Lift-and-Shift Migration Can Optimize IT

Stewart Smith

Archive article - published on March 22 2021

Several years ago, Ed Anderson of Gartner estimated that organizations that failed to focus on cost-optimization processes would overspend by about 40% on cloud initiatives. In a world where it’s expected that, by 2024, upwards of 45% of IT spending will shift from traditional solutions with businesses making a cloud migration, failure to manage costs can really add up.

What is Lift and Shift?

In a previous article, we defined lift and shift as the strategy for moving workloads from one IT environment to another without redesigning applications or operations. Today, the Cloud is the intended destination for most of those relocated elements. With the array of environments, infrastructure, and applications inherent in legacy environments, lift and shift initiatives can range from simple to enhanced (meaning that there’s been some retooling of the environment in the move).

The benefits of lift and shift (also known as rehosting) includes cost savings. It also provides a way for companies to protect their investments in business workflow, logic, and free data from on-premises hardware.

Lift and shift is not the only path to the Cloud. Here again, Gartner is instrumental in identifying at least four other paths:

  • Refactor - running applications on a cloud provider’s infrastructure
  • Revise - modifying existing code to support legacy requirements and then shift to the Cloud. Some might refer to this as an “enhanced” lift and shift.
  • Rebuild - discard old code and re-architect it in a cloud environment
  • Replace - discard an existing application and replace it with off-the-shelf software delivered as a service.

“Choosing the optimal application-migration option is a decision that cannot be made in isolation,” said Richard Watson, research director at Gartner. “Any cloud-migration decision is, in essence, an application or infrastructure modernization decision and needs to be approached in the broader context of related application portfolio management and infrastructure portfolio management programs.”

Optimal Application Migrations

Will lift and shift, or an enhanced form of it, always be the right solution? The answer is an unequivocal “no”. However, the advantages of these approaches, which enable teams to migrate systems quickly without modifying their architecture, can create new opportunities for businesses. Next-generation IT solutions will rely on cloud-based models for successfully competing in and adjusting to the rapidly changing business environment.

One example of a successful shift to the cloud is Nasdaq. During the coronavirus pandemic, the company saw an unprecedented surge in demand for orders, quotes, trades, and other market data as a torrent of newly-minted day traders took to the markets. Fortunately, Nasdaq had previously moved its data warehouse to the Cloud and easily scaled to meet user’s needs. In the past, a surge like the one that occurred during 2020 would have meant ramping-up IT resources to manually install, configure and monitor additional capacity.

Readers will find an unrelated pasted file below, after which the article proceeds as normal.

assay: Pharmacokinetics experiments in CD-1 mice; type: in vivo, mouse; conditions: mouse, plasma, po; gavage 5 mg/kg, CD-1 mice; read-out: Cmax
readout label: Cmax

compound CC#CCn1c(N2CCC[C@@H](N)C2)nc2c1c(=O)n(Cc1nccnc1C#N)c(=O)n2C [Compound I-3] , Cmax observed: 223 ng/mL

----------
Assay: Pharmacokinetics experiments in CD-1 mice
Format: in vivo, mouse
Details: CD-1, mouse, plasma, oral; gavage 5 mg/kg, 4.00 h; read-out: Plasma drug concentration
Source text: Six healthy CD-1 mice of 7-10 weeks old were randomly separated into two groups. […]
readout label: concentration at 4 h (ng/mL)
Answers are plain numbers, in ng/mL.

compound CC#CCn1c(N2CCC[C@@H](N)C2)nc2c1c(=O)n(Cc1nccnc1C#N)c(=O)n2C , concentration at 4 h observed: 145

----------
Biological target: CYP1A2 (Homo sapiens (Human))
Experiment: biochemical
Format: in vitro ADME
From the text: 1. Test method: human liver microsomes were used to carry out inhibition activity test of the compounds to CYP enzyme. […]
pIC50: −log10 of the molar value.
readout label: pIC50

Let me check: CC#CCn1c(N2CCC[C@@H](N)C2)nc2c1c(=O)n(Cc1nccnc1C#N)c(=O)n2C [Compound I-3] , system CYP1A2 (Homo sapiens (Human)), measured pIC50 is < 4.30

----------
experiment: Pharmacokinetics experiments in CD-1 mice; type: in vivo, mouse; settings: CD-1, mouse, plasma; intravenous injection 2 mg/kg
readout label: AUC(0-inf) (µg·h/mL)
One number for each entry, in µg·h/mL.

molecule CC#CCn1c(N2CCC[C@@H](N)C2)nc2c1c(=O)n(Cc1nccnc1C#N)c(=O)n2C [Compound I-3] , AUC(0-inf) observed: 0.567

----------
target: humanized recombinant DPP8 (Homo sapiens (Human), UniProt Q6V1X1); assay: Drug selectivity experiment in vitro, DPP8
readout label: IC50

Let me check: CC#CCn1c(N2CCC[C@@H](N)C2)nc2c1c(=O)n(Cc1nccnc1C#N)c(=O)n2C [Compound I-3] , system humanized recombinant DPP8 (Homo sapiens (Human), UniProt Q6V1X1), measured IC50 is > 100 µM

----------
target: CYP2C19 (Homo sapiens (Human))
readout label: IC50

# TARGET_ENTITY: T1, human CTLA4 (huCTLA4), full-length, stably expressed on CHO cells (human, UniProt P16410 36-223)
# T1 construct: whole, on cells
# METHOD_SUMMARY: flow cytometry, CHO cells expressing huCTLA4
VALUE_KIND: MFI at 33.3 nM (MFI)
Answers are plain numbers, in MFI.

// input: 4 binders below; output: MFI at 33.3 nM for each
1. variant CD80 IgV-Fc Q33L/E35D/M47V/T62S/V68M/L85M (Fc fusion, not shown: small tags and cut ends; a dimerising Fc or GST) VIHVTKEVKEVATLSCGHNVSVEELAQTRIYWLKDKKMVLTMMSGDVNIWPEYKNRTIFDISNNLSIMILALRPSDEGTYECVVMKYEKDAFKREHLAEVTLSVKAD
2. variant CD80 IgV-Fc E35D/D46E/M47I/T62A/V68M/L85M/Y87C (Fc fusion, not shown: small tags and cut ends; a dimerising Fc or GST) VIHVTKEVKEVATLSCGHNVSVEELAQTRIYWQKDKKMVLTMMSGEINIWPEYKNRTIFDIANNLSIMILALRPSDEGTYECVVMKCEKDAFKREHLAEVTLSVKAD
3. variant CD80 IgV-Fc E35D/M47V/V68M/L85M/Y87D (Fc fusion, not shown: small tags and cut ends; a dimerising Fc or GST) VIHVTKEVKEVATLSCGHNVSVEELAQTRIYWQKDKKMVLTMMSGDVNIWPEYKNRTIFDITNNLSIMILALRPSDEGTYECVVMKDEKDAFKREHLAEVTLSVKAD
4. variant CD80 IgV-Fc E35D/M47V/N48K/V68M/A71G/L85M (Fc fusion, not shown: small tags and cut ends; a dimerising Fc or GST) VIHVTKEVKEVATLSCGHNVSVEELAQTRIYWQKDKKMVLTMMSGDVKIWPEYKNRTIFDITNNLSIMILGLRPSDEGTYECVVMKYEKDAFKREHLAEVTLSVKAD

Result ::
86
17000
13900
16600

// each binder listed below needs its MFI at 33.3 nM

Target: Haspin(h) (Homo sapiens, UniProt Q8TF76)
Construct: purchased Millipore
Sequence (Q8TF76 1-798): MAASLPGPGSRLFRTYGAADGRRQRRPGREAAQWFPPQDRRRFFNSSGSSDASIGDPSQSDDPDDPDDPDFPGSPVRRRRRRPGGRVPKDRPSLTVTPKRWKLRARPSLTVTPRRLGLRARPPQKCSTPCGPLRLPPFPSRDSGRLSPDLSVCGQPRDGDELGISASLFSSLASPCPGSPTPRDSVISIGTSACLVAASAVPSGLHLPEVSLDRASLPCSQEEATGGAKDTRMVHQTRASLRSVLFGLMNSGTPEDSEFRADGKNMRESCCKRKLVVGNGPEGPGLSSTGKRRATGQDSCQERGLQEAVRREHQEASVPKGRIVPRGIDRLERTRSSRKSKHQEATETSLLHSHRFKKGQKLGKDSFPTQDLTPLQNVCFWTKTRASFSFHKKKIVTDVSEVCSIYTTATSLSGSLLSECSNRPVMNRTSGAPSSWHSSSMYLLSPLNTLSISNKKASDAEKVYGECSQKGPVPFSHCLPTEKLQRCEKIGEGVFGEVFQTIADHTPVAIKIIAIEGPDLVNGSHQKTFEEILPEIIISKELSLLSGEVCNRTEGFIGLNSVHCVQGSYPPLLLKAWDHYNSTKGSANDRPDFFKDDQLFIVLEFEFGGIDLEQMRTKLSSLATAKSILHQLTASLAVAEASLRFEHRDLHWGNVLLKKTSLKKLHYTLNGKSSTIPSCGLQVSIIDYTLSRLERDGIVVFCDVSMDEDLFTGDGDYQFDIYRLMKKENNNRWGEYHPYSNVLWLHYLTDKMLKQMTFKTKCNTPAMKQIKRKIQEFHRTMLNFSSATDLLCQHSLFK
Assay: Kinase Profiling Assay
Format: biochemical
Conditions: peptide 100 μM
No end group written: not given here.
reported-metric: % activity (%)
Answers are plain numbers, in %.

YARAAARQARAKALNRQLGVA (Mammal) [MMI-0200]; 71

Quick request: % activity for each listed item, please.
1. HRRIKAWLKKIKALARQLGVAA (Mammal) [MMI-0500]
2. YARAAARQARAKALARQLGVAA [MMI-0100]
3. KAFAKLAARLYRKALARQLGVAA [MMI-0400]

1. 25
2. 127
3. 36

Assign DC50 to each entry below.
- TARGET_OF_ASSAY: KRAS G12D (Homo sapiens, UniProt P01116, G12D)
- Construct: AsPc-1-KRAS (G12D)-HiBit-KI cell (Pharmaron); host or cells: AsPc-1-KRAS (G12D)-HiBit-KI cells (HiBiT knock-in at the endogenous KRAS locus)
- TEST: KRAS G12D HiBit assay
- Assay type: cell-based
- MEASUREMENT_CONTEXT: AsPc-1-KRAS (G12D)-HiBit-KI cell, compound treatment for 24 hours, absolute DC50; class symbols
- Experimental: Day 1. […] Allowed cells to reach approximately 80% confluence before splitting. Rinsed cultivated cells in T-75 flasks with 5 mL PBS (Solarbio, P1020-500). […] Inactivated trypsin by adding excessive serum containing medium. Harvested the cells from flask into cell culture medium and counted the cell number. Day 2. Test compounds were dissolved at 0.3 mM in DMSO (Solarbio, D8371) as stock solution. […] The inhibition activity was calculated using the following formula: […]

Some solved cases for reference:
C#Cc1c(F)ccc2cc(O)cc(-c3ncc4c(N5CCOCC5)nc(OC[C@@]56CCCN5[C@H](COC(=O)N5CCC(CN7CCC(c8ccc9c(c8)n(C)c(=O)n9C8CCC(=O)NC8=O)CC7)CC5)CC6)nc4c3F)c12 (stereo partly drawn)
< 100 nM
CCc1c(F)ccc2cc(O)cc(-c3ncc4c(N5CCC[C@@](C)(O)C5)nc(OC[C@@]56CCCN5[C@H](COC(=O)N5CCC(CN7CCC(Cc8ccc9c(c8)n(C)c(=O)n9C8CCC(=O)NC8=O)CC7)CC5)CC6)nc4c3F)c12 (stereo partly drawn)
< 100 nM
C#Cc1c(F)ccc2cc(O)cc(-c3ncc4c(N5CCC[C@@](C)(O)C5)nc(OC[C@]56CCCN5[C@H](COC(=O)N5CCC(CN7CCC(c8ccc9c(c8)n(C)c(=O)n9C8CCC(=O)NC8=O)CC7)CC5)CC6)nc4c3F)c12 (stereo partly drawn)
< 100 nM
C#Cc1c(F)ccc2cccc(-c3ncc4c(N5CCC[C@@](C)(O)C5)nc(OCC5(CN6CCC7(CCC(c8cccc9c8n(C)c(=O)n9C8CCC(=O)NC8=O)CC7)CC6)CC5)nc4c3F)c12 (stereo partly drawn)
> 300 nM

It took Netflix nearly a decade to shift its entire environment to the Cloud. Now, the company boasts that it can spin-up resources by the thousands, if needed, to meet customer demand.

Other opportunities for optimizing IT environments through the power of the Cloud manifest in different ways. Freeing up IT staff to work on core company projects is one. Now, instead of using valuable headcount in a stand-by capacity, in case something goes wrong, those resources can be working on projects that drive additional revenue. Cloud disaster recovery is another way of optimizing IT with a lift and shift to the Cloud. Moving data to a cloud location gives firms the security of a secondary, or even tertiary, high availability location for its data. Typically a cloud disaster recovery plan also has the benefit of cost savings.

Is Lift and Shift Right for Your Organization

Strategizing a move to the Cloud is going to vary from business to business. It may even vary from department to department within an organization. It’s important to ask what your business may look like down the road when considering a move. Will the applications and processes you’re using now still be relevant? Understanding the longer view of how your business will grow is an important first step. While that plan may change over time, it’s important to pick a direction. Think about what can continue to be handled on-premises and what applications are ripe for a move. Also, think about what that move may look like. Sometimes using out-of-the-box software as a service can provide a better solution than building an application yourself.

Guidance for cloud strategy and cloud-computing policies is available from experts. WALT Labs prides itself on helping thousands of companies make a move to the Cloud each year. Contact one of our experts today for a no-charge, no-obligation consultation.

Stewart Smith
Share this post

Let’s just have a chat and see where this goes.

Book a meeting